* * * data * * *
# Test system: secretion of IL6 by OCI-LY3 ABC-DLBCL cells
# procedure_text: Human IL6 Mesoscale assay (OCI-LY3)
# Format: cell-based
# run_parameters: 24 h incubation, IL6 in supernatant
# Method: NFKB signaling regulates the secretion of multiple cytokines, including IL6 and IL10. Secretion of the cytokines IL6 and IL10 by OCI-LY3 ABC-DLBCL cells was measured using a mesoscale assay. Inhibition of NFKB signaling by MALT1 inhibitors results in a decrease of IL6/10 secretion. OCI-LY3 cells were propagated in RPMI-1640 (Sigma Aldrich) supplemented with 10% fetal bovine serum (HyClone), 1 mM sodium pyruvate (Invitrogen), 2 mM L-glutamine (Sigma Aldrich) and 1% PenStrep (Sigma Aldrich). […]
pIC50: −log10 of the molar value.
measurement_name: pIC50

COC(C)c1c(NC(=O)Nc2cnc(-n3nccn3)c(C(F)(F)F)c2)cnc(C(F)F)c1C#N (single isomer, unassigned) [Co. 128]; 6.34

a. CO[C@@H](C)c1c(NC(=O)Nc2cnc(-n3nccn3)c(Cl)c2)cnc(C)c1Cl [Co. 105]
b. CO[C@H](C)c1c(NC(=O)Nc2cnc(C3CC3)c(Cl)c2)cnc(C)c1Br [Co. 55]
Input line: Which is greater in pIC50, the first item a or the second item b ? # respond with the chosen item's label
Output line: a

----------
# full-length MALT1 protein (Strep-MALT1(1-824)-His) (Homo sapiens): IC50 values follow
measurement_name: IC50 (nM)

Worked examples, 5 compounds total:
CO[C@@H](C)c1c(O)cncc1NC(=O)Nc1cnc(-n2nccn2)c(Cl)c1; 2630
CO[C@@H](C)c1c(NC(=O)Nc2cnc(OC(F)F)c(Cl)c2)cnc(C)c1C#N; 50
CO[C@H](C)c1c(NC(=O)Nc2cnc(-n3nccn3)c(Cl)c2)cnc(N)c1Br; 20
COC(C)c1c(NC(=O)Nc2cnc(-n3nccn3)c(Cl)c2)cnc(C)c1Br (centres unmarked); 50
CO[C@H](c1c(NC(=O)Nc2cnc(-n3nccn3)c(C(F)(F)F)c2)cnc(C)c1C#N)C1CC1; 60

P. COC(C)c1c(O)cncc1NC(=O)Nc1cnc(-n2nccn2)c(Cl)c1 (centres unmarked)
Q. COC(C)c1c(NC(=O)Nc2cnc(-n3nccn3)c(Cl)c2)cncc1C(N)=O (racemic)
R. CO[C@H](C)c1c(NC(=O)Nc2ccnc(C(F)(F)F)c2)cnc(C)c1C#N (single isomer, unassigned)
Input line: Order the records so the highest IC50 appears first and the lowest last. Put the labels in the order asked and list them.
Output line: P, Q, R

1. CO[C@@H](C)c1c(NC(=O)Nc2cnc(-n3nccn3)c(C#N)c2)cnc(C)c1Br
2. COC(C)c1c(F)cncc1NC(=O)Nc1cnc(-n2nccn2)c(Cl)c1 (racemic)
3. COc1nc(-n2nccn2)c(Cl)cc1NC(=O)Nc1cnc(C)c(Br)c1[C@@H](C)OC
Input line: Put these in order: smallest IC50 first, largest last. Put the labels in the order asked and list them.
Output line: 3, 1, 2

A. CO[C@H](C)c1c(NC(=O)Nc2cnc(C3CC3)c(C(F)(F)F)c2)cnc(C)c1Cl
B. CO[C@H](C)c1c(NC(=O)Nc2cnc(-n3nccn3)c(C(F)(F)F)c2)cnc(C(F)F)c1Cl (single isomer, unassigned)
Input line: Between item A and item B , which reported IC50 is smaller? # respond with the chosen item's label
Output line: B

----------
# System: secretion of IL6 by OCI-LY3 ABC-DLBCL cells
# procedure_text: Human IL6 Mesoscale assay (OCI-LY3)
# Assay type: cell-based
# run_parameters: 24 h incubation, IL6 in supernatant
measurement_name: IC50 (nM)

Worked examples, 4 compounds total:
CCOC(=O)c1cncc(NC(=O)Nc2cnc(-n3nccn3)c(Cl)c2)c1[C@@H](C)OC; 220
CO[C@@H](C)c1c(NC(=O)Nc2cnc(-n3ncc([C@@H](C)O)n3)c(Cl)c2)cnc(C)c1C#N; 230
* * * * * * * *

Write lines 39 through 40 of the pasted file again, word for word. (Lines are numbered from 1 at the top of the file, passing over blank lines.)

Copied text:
# Assay type: cell-based
# run_parameters: 24 h incubation, IL6 in supernatant